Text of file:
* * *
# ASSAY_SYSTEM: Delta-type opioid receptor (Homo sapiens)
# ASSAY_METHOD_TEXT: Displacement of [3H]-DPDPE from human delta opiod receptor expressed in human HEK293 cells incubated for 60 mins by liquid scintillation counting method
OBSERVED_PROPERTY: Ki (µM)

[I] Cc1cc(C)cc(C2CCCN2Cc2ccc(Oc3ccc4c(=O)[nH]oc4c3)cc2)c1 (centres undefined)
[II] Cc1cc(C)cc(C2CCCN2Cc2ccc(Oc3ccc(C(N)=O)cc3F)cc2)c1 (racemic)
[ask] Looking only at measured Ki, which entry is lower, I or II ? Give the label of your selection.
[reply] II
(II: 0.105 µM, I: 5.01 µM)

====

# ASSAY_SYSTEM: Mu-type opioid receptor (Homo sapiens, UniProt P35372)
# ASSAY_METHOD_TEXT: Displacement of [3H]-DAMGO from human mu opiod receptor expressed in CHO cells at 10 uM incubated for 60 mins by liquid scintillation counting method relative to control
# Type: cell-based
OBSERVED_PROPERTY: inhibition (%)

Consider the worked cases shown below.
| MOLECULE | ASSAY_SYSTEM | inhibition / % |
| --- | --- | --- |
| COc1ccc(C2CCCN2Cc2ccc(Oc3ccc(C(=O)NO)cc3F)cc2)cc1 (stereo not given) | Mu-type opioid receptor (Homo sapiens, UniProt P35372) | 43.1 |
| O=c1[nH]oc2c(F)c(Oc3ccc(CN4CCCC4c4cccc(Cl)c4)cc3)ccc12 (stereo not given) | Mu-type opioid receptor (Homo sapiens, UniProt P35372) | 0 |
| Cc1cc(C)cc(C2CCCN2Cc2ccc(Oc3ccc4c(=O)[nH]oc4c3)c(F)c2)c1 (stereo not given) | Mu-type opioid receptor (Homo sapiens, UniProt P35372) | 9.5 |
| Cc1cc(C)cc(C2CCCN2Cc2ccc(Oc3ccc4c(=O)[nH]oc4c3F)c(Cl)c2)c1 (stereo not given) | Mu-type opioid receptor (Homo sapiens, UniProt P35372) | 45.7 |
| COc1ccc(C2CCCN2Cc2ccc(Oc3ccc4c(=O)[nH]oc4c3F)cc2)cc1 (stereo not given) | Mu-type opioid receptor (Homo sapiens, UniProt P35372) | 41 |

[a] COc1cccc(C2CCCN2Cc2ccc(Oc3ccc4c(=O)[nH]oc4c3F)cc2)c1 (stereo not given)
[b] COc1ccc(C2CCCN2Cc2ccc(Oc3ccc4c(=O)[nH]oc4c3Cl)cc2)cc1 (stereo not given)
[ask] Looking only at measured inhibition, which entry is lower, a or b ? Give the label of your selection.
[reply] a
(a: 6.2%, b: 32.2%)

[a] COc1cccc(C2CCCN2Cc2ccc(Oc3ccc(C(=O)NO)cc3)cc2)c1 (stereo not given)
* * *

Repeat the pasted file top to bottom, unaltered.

# ASSAY_SYSTEM: Delta-type opioid receptor (Homo sapiens)
# ASSAY_METHOD_TEXT: Displacement of [3H]-DPDPE from human delta opiod receptor expressed in human HEK293 cells incubated for 60 mins by liquid scintillation counting method
OBSERVED_PROPERTY: Ki (µM)

[I] Cc1cc(C)cc(C2CCCN2Cc2ccc(Oc3ccc4c(=O)[nH]oc4c3)cc2)c1 (centres undefined)
[II] Cc1cc(C)cc(C2CCCN2Cc2ccc(Oc3ccc(C(N)=O)cc3F)cc2)c1 (racemic)
[ask] Looking only at measured Ki, which entry is lower, I or II ? Give the label of your selection.
[reply] II
(II: 0.105 µM, I: 5.01 µM)

====

# ASSAY_SYSTEM: Mu-type opioid receptor (Homo sapiens, UniProt P35372)
# ASSAY_METHOD_TEXT: Displacement of [3H]-DAMGO from human mu opiod receptor expressed in CHO cells at 10 uM incubated for 60 mins by liquid scintillation counting method relative to control
# Type: cell-based
OBSERVED_PROPERTY: inhibition (%)

Consider the worked cases shown below.
| MOLECULE | ASSAY_SYSTEM | inhibition / % |
| --- | --- | --- |
| COc1ccc(C2CCCN2Cc2ccc(Oc3ccc(C(=O)NO)cc3F)cc2)cc1 (stereo not given) | Mu-type opioid receptor (Homo sapiens, UniProt P35372) | 43.1 |
| O=c1[nH]oc2c(F)c(Oc3ccc(CN4CCCC4c4cccc(Cl)c4)cc3)ccc12 (stereo not given) | Mu-type opioid receptor (Homo sapiens, UniProt P35372) | 0 |
| Cc1cc(C)cc(C2CCCN2Cc2ccc(Oc3ccc4c(=O)[nH]oc4c3)c(F)c2)c1 (stereo not given) | Mu-type opioid receptor (Homo sapiens, UniProt P35372) | 9.5 |
| Cc1cc(C)cc(C2CCCN2Cc2ccc(Oc3ccc4c(=O)[nH]oc4c3F)c(Cl)c2)c1 (stereo not given) | Mu-type opioid receptor (Homo sapiens, UniProt P35372) | 45.7 |
| COc1ccc(C2CCCN2Cc2ccc(Oc3ccc4c(=O)[nH]oc4c3F)cc2)cc1 (stereo not given) | Mu-type opioid receptor (Homo sapiens, UniProt P35372) | 41 |

[a] COc1cccc(C2CCCN2Cc2ccc(Oc3ccc4c(=O)[nH]oc4c3F)cc2)c1 (stereo not given)
[b] COc1ccc(C2CCCN2Cc2ccc(Oc3ccc4c(=O)[nH]oc4c3Cl)cc2)cc1 (stereo not given)
[ask] Looking only at measured inhibition, which entry is lower, a or b ? Give the label of your selection.
[reply] a
(a: 6.2%, b: 32.2%)

[a] COc1cccc(C2CCCN2Cc2ccc(Oc3ccc(C(=O)NO)cc3)cc2)c1 (stereo not given)